Oklahoma Break Laws

April 11th 2024

While Oklahoma has no state law requiring employers to provide rest or meal breaks to employees aged 16 and above, it is crucial to recognize that the lack of Oklahoma break laws does not negate the importance of such breaks. Instead, employers are bound by regulations outlined in the Federal Labor Standards Act (FLSA) to provide a conducive work environment. Understanding both federal and state labor laws is essential to ensure compliance and fair treatment in the workplace.

This article provides valuable insights regarding Oklahoma break laws for both employers and employees.

This article covers:

Rest Breaks in Oklahoma

Several employers in Oklahoma provide breaks as part of their company policies or collective bargaining agreements. Most employees receive a 15-minute paid rest break for every four hours on duty. As rest breaks are considered time worked, the break period should not be counted or saved to use and extend meal breaks, clock off early, or offset against any working hours.

 Furthermore, the employer has the authority to change rest periods based on staffing or corporate needs.

Meal Breaks in Oklahoma

Employees can have a minimum of at least 30-minute unpaid lunch break for every 6 hours of work. As meal breaks are not counted as time worked, employees are relieved from all duties during the break and are encouraged to leave their desks or work areas.

Employees should record any work-related interruptions during lunch breaks and notify their supervisor as soon as they occur. This is required to correctly record the actual hours worked.

Breastfeeding Breaks in Oklahoma

In Break Time for Nursing Mothers Provision, employers must provide a reasonable break time for an employee to express breast milk for her nursing child. This provision applies until one year after the child’s birth. Along with the breastfeeding break, the employer must provide a comfortable place for the employee to express breast milk. This space should be private, out of public sight and free from the intrusion from coworkers. It should be a space other than a bathroom stall. However, if providing a breastfeeding facility would case undue hardship to the employer, they are not compelled to set one up.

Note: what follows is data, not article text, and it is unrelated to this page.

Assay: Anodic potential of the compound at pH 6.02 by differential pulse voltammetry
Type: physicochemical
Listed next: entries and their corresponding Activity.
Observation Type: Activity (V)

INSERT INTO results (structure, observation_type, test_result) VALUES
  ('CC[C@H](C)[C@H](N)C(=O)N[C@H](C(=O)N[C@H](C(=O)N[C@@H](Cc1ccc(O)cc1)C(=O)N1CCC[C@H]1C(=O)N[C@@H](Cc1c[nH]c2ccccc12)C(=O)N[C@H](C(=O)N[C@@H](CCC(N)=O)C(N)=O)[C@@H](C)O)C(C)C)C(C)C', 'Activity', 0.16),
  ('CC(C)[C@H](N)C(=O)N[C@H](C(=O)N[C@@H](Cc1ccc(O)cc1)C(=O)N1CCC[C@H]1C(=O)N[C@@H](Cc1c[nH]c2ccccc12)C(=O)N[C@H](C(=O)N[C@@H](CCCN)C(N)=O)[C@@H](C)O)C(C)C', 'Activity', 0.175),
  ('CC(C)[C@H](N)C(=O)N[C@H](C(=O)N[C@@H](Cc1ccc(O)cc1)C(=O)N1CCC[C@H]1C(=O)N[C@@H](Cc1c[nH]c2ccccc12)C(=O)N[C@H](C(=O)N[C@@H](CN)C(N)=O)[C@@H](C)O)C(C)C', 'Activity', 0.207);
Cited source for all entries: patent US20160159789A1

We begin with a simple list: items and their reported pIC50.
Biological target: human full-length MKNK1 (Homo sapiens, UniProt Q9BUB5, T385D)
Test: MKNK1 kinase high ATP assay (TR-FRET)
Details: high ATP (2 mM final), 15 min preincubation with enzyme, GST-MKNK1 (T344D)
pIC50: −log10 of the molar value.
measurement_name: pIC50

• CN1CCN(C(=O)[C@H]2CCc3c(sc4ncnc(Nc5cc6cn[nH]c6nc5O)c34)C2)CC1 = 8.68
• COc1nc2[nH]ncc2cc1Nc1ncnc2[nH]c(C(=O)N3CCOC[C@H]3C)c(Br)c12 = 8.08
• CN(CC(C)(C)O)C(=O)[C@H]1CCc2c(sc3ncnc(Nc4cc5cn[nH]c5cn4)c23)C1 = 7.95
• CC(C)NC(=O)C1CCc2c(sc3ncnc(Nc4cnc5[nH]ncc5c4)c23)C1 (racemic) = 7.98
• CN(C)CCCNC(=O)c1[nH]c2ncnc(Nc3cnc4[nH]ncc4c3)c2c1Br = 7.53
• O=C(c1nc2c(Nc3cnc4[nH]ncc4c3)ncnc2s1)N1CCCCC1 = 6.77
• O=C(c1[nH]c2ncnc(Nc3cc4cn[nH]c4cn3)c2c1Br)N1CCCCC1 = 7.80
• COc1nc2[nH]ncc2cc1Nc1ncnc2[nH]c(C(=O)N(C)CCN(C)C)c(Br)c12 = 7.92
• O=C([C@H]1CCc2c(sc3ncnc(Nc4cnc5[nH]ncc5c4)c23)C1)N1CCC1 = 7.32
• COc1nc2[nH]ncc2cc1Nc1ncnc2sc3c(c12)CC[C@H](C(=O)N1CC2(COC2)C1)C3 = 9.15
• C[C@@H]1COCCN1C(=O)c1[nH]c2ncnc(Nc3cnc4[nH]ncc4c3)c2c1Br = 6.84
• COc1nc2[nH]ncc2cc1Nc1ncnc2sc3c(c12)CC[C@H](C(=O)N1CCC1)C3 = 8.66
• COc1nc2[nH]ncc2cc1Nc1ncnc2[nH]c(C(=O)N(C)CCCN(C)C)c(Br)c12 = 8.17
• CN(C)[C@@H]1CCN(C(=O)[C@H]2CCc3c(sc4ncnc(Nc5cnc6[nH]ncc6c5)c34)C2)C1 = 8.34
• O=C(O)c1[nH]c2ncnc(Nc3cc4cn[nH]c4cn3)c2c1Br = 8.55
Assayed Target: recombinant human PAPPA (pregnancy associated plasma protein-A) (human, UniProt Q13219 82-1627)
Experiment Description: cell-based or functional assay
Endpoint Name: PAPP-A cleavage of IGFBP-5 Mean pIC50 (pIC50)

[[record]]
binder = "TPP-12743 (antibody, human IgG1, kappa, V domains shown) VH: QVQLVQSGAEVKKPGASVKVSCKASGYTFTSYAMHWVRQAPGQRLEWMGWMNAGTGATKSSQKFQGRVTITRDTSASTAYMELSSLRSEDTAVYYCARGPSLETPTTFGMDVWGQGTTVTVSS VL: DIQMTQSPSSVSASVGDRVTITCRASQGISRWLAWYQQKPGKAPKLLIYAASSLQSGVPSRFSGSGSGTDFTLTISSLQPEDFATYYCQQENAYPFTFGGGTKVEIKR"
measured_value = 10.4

Employers are not required to compensate employees for breastfeeding breaks.

Penalties for Employers in Oklahoma Who Deny Breaks to Employees

As Oklahoma break laws focus on minor employees, penalties are much steeper than for employer violations involving employees over the age of 16. Willful violations of the regulations can result in a penalty of up to $13,227 per minor employee. However, major violations that result in serious injury to a minor employee impose a maximum penalty of $60,115. Employers that persistently violate the rule may face a punishment of up to $120,230 and imprisonment.

Meanwhile, if an employer has stipulated rest and break periods in the employment contract and company policy, the employer should comply; refusing such breaks is a breach of contract.

Break Obligations for Minor Employees in Oklahoma

Under Oklahoma Child Labor Laws, employers are required to provide mandatory rest and lunch breaks. Employees aged 14 to 15 should be given a 30-minute meal break if they work more than five hours in a shift. In addition, minors are entitled to a 10-minute break for every three hours worked.

Rest Day Requirements in Oklahoma

Oklahoma has no state legislation requiring employers to provide employees with designated rest days. However, some employers or collective bargaining agreements may include rest days in employment contracts or policies. Employers and employees should review their employment contracts or industry-specific provisions to understand any requirements related to rest days.

Learn more about Oklahoma Labor Laws through our detailed guide.

Important Cautionary Note

This content is provided for informational purposes only. While we make every effort to ensure the accuracy of the information presented, we cannot guarantee that it is free of errors or omissions. Users are advised to independently verify any critical information and should not solely rely on the content provided.